Becoming a man of vision: Finding satisfaction in glaucoma education
No one who knew me at a young age would have believed I’d end up working in a hospital. The only way my parents got me (usually kicking and screaming) through those doors was by promising me a Dinky Toy or a Matchbox car.
And yet, here at the JGH, I’m an Ophthalmic Technician, as well as Project Manager of the McGill Glaucoma Information Centre, where my colleagues and I heighten public awareness about preserving eyesight by detecting glaucoma before it does its worst.
So how did I arrive at a hospital, of all places? By following life in unexpected directions.
After earning a social studies degree and being admitted to the University of Montreal, my long-standing love of photography compelled me to enroll at Dawson College (to my parent’s dismay). As a freelancer in commercial and industrial photography, I eventually attained senior professional standing and served as President of the Corporation of Master Photographers of Quebec.
Then came one of those seemingly minor but life-changing events. While photographing the tall ships in Quebec City in the early 1980s, a colleague asked for help with a project at a centre for handicapped children. Afterwards, he told me that a friend at Laval University Hospital needed a part-time assistant in ophthalmic photography and angiography. Since there were only about seven angiographers in Quebec, and perhaps 30 in all of Canada, my friend figured I’d be curious. So off I went (what was I thinking?) for an internship to do lab work and become familiar with the field’s high-tech aspects.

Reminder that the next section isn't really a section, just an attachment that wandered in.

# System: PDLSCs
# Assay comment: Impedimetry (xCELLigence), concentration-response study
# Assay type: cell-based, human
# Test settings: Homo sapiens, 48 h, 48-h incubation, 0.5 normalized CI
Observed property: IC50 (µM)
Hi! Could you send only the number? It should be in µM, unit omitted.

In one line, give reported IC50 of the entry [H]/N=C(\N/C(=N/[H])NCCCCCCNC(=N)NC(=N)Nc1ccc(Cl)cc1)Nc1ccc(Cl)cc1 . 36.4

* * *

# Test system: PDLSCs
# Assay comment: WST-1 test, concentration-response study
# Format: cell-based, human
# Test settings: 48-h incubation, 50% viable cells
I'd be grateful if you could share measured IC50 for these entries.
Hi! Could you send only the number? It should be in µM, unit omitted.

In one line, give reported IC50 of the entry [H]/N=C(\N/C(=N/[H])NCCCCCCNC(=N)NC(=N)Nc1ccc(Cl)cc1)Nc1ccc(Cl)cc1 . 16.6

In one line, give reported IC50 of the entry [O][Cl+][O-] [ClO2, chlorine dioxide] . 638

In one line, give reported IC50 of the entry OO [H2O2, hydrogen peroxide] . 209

Then out of the blue, on my return to Montreal in 1985, I got a phone call from the ophthalmic photographer at the JGH who had heard about me. Would I be interested in taking her place while she was on sabbatical? Of course! For a freelancer like me, a one-year contract at the JGH was a great opportunity.
When the year ended, I was invited to stay and be trained as an ophthalmic technician. This was followed by training in ocular electrophysiology and a position in the new low-vision laboratory, further training as an instructor to psychology students and residents, and work in assessing patients. In the meantime, I was also on staff as a teacher in the Continuing Education program at Dawson College.